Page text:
VS: Daphne is so organized, she has a computer database on all of the clothes. First thing we did, I went through and circled all the ones we wanted and Daphne went through that list. Then, we kept looking in the closets in New York, her apartment in London, and finding more things. Just a week and a half ago, Daphne found in a box in London—it was a McQueen for Givenchy cape that had been lost and she called me to put it in the show, so we did.
DG: It’s the only organized thing I did in the last three years. Yes, the cape had been split apart from the dress that went with it.
Daphne, it must have been tough to part with some of these pieces, right?
DG: I got Lee [McQueen] to make the black cape in that transparent material and I was like, “Oh, I really love it, I don’t know if I can part with it for the exhibit.” Then I thought, “OK, I signed up for this and it’s got to mean something here, so I will include it.” Also, it was really important for me to be here and be a part of putting all of this together. You can’t style it like it was on the runway because that was the artist’s vision, but it’s not necessarily how I would do it. Or, how I would wear it on a different day, in fact.
VS: At one point, Daphne even asked me, “Do I style it like I would now or at that time when I got it?” I told her to style it like she would now. We thought it would take days and days to style it, but it was really fast.
Daphne, when you look through it today, do you already want to change how it’s styled in the exhibit?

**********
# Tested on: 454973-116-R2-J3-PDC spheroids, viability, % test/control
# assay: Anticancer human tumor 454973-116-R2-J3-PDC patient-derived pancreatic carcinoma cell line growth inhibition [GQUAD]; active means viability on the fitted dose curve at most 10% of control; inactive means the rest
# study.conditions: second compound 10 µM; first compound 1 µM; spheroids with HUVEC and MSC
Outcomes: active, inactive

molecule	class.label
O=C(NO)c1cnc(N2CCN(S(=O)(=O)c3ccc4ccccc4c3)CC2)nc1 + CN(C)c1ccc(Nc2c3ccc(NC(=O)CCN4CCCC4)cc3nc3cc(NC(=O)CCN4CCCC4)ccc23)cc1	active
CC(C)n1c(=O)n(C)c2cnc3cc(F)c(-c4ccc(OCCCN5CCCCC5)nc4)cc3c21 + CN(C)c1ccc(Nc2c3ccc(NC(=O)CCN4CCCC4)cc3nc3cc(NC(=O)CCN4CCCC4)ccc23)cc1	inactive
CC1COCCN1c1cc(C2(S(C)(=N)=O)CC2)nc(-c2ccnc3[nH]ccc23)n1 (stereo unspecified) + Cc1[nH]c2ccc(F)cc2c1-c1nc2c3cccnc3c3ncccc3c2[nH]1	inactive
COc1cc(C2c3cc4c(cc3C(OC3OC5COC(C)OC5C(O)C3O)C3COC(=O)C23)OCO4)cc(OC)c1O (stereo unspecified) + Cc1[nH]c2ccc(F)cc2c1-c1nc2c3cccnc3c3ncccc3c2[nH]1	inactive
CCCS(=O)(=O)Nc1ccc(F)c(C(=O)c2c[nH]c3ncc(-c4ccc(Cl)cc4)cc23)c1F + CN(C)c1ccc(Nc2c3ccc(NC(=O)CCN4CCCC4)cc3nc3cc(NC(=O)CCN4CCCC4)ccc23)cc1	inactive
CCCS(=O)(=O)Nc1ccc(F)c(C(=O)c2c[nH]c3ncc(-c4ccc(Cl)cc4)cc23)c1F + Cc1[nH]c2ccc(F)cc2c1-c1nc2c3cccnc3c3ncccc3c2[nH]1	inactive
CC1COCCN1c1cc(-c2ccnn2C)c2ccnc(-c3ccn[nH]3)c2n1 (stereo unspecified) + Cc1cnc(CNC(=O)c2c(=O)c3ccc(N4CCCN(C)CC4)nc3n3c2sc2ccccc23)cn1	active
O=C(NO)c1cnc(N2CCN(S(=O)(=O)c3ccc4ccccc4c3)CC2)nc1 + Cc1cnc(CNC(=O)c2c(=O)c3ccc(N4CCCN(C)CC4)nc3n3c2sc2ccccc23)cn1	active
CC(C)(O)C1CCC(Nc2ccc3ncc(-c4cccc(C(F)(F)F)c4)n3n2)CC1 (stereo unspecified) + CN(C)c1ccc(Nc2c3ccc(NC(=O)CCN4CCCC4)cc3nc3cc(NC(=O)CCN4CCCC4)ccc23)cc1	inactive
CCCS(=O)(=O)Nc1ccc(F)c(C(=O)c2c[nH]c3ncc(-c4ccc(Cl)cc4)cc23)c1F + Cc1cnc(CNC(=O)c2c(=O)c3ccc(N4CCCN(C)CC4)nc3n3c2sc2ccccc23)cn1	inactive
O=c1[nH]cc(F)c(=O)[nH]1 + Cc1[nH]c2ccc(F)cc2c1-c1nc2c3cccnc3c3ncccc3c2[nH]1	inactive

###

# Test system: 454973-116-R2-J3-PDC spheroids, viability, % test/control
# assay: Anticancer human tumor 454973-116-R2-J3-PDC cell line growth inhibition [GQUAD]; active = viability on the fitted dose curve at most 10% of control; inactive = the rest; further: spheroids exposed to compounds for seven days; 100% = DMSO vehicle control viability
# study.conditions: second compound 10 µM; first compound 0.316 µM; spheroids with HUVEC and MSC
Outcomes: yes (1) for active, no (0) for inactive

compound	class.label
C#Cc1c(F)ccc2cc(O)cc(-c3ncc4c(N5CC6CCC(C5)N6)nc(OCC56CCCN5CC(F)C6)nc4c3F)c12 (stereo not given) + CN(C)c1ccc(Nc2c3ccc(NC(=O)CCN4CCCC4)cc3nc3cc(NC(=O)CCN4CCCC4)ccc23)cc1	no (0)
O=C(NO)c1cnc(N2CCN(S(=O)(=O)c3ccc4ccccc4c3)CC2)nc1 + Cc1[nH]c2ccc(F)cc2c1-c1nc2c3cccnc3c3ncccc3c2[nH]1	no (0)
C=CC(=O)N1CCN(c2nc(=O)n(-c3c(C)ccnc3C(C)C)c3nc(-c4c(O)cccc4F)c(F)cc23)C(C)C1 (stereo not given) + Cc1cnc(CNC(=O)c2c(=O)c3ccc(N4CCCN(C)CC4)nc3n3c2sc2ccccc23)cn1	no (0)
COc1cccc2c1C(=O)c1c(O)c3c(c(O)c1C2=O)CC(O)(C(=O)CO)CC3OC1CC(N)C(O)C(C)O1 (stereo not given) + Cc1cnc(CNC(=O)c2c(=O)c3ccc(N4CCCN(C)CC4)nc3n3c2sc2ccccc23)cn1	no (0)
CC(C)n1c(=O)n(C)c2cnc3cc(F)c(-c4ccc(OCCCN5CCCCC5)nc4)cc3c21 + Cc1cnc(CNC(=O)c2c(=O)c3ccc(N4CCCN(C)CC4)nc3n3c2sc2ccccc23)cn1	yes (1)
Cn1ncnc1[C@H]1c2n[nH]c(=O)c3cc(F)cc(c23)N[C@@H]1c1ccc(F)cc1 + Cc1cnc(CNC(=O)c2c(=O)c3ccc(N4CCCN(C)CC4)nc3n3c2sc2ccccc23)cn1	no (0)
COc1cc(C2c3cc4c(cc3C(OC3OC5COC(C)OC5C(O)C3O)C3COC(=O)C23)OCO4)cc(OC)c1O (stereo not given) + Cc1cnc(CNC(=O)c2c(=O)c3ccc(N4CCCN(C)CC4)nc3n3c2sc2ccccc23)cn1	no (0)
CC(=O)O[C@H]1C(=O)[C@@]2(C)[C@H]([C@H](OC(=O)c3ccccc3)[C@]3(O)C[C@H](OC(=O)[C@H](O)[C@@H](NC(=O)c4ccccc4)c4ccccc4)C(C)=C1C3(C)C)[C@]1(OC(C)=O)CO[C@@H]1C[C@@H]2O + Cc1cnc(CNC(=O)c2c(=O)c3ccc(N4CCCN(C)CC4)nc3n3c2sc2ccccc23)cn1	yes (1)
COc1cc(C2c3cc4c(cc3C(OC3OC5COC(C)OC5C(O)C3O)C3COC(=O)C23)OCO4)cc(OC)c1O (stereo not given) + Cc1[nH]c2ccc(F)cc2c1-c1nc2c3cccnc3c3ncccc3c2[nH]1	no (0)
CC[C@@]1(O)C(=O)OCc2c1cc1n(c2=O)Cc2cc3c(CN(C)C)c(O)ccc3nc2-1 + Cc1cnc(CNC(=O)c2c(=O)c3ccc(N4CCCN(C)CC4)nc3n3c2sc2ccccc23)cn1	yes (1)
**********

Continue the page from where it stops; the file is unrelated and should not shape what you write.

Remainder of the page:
DG: No, I’m really comfortable and happy with it. It all makes sense now and really puts it into context. Valerie has done a great job of putting it into the context of why I have certain things. For example, David LaChapelle, he was always the best at lending things. Also, he gave me a couple of pieces, which no one ever does, ever. I have never been given anything in my life actually.
DG: Yeah, really. It’s so unfair—no, you know what’s good about it? I think that’s why I had close relationships with these people; it’s because I wasn’t trying to use them. It was an equal thing. They knew I was in it for the right reasons and I knew they were in it for the right reasons. And, when you are a designer, a lot of these people don’t have any money. People think because they have a name that they have money, but they don’t. They put their heart and soul into it. They really do. A lot of people feel entitled about it and like they don’t have to give back. I find that so disrespectful to someone’s art, especially knowing how many hours of work they have put into it. Continue Reading “Daphne Guinness, Undressed” »